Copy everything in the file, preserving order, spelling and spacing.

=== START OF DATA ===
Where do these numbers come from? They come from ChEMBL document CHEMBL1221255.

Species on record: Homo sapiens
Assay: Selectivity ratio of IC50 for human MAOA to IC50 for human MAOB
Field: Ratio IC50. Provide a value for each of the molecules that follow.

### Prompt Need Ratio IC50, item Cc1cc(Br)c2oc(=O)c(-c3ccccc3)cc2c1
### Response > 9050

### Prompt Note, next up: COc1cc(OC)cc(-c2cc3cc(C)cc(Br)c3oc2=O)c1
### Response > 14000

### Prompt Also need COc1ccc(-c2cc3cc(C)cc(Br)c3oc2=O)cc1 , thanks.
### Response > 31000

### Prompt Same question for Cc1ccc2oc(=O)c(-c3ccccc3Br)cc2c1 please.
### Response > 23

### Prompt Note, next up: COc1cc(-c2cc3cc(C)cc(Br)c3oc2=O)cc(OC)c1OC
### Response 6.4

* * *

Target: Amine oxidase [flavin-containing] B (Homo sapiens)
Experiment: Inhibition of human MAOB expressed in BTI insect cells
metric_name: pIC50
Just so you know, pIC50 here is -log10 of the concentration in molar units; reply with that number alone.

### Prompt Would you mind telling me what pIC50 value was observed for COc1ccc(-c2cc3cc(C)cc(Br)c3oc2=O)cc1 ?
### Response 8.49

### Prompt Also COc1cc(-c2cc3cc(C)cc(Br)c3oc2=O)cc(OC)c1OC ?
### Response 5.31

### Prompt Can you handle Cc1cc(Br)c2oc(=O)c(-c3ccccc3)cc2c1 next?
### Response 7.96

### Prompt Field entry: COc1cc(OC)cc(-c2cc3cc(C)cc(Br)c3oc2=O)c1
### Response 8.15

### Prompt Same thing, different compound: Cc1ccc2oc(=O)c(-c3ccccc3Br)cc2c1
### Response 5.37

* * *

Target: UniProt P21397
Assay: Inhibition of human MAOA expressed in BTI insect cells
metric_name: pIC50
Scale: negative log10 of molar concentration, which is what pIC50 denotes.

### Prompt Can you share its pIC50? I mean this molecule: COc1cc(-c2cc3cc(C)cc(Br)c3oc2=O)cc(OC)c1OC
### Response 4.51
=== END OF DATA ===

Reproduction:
Where do these numbers come from? They come from ChEMBL document CHEMBL1221255.

Species on record: Homo sapiens
Assay: Selectivity ratio of IC50 for human MAOA to IC50 for human MAOB
Field: Ratio IC50. Provide a value for each of the molecules that follow.

### Prompt Need Ratio IC50, item Cc1cc(Br)c2oc(=O)c(-c3ccccc3)cc2c1
### Response > 9050

### Prompt Note, next up: COc1cc(OC)cc(-c2cc3cc(C)cc(Br)c3oc2=O)c1
### Response > 14000

### Prompt Also need COc1ccc(-c2cc3cc(C)cc(Br)c3oc2=O)cc1 , thanks.
### Response > 31000

### Prompt Same question for Cc1ccc2oc(=O)c(-c3ccccc3Br)cc2c1 please.
### Response > 23

### Prompt Note, next up: COc1cc(-c2cc3cc(C)cc(Br)c3oc2=O)cc(OC)c1OC
### Response 6.4

* * *

Target: Amine oxidase [flavin-containing] B (Homo sapiens)
Experiment: Inhibition of human MAOB expressed in BTI insect cells
metric_name: pIC50
Just so you know, pIC50 here is -log10 of the concentration in molar units; reply with that number alone.

### Prompt Would you mind telling me what pIC50 value was observed for COc1ccc(-c2cc3cc(C)cc(Br)c3oc2=O)cc1 ?
### Response 8.49

### Prompt Also COc1cc(-c2cc3cc(C)cc(Br)c3oc2=O)cc(OC)c1OC ?
### Response 5.31

### Prompt Can you handle Cc1cc(Br)c2oc(=O)c(-c3ccccc3)cc2c1 next?
### Response 7.96

### Prompt Field entry: COc1cc(OC)cc(-c2cc3cc(C)cc(Br)c3oc2=O)c1
### Response 8.15

### Prompt Same thing, different compound: Cc1ccc2oc(=O)c(-c3ccccc3Br)cc2c1
### Response 5.37

* * *

Target: UniProt P21397
Assay: Inhibition of human MAOA expressed in BTI insect cells
metric_name: pIC50
Scale: negative log10 of molar concentration, which is what pIC50 denotes.

### Prompt Can you share its pIC50? I mean this molecule: COc1cc(-c2cc3cc(C)cc(Br)c3oc2=O)cc(OC)c1OC
### Response 4.51